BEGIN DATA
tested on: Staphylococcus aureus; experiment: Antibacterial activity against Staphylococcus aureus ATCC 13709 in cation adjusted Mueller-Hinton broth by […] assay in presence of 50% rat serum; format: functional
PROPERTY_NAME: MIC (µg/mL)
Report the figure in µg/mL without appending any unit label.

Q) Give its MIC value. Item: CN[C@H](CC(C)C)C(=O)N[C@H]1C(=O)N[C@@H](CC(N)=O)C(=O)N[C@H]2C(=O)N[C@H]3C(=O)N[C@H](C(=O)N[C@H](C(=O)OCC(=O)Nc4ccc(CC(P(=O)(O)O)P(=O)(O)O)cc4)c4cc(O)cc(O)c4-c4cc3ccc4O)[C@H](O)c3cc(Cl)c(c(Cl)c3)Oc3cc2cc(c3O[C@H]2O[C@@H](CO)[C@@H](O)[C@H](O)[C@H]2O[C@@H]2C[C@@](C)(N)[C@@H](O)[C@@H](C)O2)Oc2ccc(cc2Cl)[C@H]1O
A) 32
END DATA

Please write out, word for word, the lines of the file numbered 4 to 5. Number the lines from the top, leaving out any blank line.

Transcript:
Q) Give its MIC value. Item: CN[C@H](CC(C)C)C(=O)N[C@H]1C(=O)N[C@@H](CC(N)=O)C(=O)N[C@H]2C(=O)N[C@H]3C(=O)N[C@H](C(=O)N[C@H](C(=O)OCC(=O)Nc4ccc(CC(P(=O)(O)O)P(=O)(O)O)cc4)c4cc(O)cc(O)c4-c4cc3ccc4O)[C@H](O)c3cc(Cl)c(c(Cl)c3)Oc3cc2cc(c3O[C@H]2O[C@@H](CO)[C@@H](O)[C@H](O)[C@H]2O[C@@H]2C[C@@](C)(N)[C@@H](O)[C@@H](C)O2)Oc2ccc(cc2Cl)[C@H]1O
A) 32